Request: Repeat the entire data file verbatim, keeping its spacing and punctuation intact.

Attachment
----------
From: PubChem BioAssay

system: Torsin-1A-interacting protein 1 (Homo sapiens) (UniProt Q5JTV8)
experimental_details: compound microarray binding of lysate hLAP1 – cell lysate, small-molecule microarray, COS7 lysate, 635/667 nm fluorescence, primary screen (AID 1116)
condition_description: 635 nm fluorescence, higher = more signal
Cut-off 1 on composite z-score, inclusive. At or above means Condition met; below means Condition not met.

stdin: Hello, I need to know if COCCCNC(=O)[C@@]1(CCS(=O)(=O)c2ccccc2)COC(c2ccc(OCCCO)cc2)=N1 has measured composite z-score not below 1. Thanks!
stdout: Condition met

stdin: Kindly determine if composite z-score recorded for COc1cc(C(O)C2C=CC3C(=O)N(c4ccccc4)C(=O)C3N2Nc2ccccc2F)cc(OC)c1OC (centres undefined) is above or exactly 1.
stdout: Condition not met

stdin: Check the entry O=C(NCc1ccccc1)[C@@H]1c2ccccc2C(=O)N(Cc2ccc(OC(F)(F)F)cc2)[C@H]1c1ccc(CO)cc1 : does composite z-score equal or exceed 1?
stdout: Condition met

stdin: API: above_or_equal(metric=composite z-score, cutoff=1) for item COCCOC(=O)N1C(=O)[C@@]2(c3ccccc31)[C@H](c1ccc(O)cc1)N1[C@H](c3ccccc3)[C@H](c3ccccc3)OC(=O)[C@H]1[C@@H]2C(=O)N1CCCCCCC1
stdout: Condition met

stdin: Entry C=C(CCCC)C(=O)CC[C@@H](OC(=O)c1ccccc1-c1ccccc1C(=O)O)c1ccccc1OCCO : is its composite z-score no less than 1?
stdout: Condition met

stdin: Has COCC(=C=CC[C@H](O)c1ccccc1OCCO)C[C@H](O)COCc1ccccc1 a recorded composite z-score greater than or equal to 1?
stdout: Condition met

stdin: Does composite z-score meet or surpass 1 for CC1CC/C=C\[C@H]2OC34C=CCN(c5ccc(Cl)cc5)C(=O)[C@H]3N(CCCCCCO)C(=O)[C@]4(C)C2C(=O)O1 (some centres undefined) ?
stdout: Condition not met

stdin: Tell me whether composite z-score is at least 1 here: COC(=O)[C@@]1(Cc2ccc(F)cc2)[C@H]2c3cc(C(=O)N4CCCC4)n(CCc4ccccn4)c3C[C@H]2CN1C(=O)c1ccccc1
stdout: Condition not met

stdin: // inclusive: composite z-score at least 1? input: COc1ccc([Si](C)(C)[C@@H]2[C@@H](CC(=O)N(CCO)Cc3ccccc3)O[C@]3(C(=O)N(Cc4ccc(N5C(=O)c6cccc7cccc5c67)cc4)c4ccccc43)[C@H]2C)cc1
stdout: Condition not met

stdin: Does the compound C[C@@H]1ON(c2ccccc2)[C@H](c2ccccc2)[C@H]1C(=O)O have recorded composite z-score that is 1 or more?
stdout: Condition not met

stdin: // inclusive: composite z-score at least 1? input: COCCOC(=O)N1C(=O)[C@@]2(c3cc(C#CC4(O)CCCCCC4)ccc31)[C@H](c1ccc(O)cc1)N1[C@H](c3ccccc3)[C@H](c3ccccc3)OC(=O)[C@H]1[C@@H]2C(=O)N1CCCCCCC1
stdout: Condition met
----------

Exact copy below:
From: PubChem BioAssay

system: Torsin-1A-interacting protein 1 (Homo sapiens) (UniProt Q5JTV8)
experimental_details: compound microarray binding of lysate hLAP1 – cell lysate, small-molecule microarray, COS7 lysate, 635/667 nm fluorescence, primary screen (AID 1116)
condition_description: 635 nm fluorescence, higher = more signal
Cut-off 1 on composite z-score, inclusive. At or above means Condition met; below means Condition not met.

stdin: Hello, I need to know if COCCCNC(=O)[C@@]1(CCS(=O)(=O)c2ccccc2)COC(c2ccc(OCCCO)cc2)=N1 has measured composite z-score not below 1. Thanks!
stdout: Condition met

stdin: Kindly determine if composite z-score recorded for COc1cc(C(O)C2C=CC3C(=O)N(c4ccccc4)C(=O)C3N2Nc2ccccc2F)cc(OC)c1OC (centres undefined) is above or exactly 1.
stdout: Condition not met

stdin: Check the entry O=C(NCc1ccccc1)[C@@H]1c2ccccc2C(=O)N(Cc2ccc(OC(F)(F)F)cc2)[C@H]1c1ccc(CO)cc1 : does composite z-score equal or exceed 1?
stdout: Condition met

stdin: API: above_or_equal(metric=composite z-score, cutoff=1) for item COCCOC(=O)N1C(=O)[C@@]2(c3ccccc31)[C@H](c1ccc(O)cc1)N1[C@H](c3ccccc3)[C@H](c3ccccc3)OC(=O)[C@H]1[C@@H]2C(=O)N1CCCCCCC1
stdout: Condition met

stdin: Entry C=C(CCCC)C(=O)CC[C@@H](OC(=O)c1ccccc1-c1ccccc1C(=O)O)c1ccccc1OCCO : is its composite z-score no less than 1?
stdout: Condition met

stdin: Has COCC(=C=CC[C@H](O)c1ccccc1OCCO)C[C@H](O)COCc1ccccc1 a recorded composite z-score greater than or equal to 1?
stdout: Condition met

stdin: Does composite z-score meet or surpass 1 for CC1CC/C=C\[C@H]2OC34C=CCN(c5ccc(Cl)cc5)C(=O)[C@H]3N(CCCCCCO)C(=O)[C@]4(C)C2C(=O)O1 (some centres undefined) ?
stdout: Condition not met

stdin: Tell me whether composite z-score is at least 1 here: COC(=O)[C@@]1(Cc2ccc(F)cc2)[C@H]2c3cc(C(=O)N4CCCC4)n(CCc4ccccn4)c3C[C@H]2CN1C(=O)c1ccccc1
stdout: Condition not met

stdin: // inclusive: composite z-score at least 1? input: COc1ccc([Si](C)(C)[C@@H]2[C@@H](CC(=O)N(CCO)Cc3ccccc3)O[C@]3(C(=O)N(Cc4ccc(N5C(=O)c6cccc7cccc5c67)cc4)c4ccccc43)[C@H]2C)cc1
stdout: Condition not met

stdin: Does the compound C[C@@H]1ON(c2ccccc2)[C@H](c2ccccc2)[C@H]1C(=O)O have recorded composite z-score that is 1 or more?
stdout: Condition not met

stdin: // inclusive: composite z-score at least 1? input: COCCOC(=O)N1C(=O)[C@@]2(c3cc(C#CC4(O)CCCCCC4)ccc31)[C@H](c1ccc(O)cc1)N1[C@H](c3ccccc3)[C@H](c3ccccc3)OC(=O)[C@H]1[C@@H]2C(=O)N1CCCCCCC1
stdout: Condition met